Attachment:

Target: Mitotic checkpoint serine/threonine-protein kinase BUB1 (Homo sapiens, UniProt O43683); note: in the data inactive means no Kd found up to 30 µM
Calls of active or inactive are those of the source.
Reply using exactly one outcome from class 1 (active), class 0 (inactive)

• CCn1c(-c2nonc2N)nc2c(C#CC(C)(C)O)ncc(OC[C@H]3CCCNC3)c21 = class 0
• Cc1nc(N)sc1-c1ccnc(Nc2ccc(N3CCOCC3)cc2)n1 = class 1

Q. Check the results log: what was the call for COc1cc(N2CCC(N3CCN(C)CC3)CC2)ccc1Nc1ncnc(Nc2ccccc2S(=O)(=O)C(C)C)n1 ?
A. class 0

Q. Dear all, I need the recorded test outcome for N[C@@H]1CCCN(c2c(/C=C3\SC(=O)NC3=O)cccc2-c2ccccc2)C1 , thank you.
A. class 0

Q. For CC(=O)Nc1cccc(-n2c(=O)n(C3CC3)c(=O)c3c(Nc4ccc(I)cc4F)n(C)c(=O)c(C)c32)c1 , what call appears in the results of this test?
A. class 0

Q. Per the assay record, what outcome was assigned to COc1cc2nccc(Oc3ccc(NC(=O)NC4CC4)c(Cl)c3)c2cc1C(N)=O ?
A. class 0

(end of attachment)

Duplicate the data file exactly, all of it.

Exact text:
Target: Mitotic checkpoint serine/threonine-protein kinase BUB1 (Homo sapiens, UniProt O43683); note: in the data inactive means no Kd found up to 30 µM
Calls of active or inactive are those of the source.
Reply using exactly one outcome from class 1 (active), class 0 (inactive)

• CCn1c(-c2nonc2N)nc2c(C#CC(C)(C)O)ncc(OC[C@H]3CCCNC3)c21 = class 0
• Cc1nc(N)sc1-c1ccnc(Nc2ccc(N3CCOCC3)cc2)n1 = class 1

Q. Check the results log: what was the call for COc1cc(N2CCC(N3CCN(C)CC3)CC2)ccc1Nc1ncnc(Nc2ccccc2S(=O)(=O)C(C)C)n1 ?
A. class 0

Q. Dear all, I need the recorded test outcome for N[C@@H]1CCCN(c2c(/C=C3\SC(=O)NC3=O)cccc2-c2ccccc2)C1 , thank you.
A. class 0

Q. For CC(=O)Nc1cccc(-n2c(=O)n(C3CC3)c(=O)c3c(Nc4ccc(I)cc4F)n(C)c(=O)c(C)c32)c1 , what call appears in the results of this test?
A. class 0

Q. Per the assay record, what outcome was assigned to COc1cc2nccc(Oc3ccc(NC(=O)NC4CC4)c(Cl)c3)c2cc1C(N)=O ?
A. class 0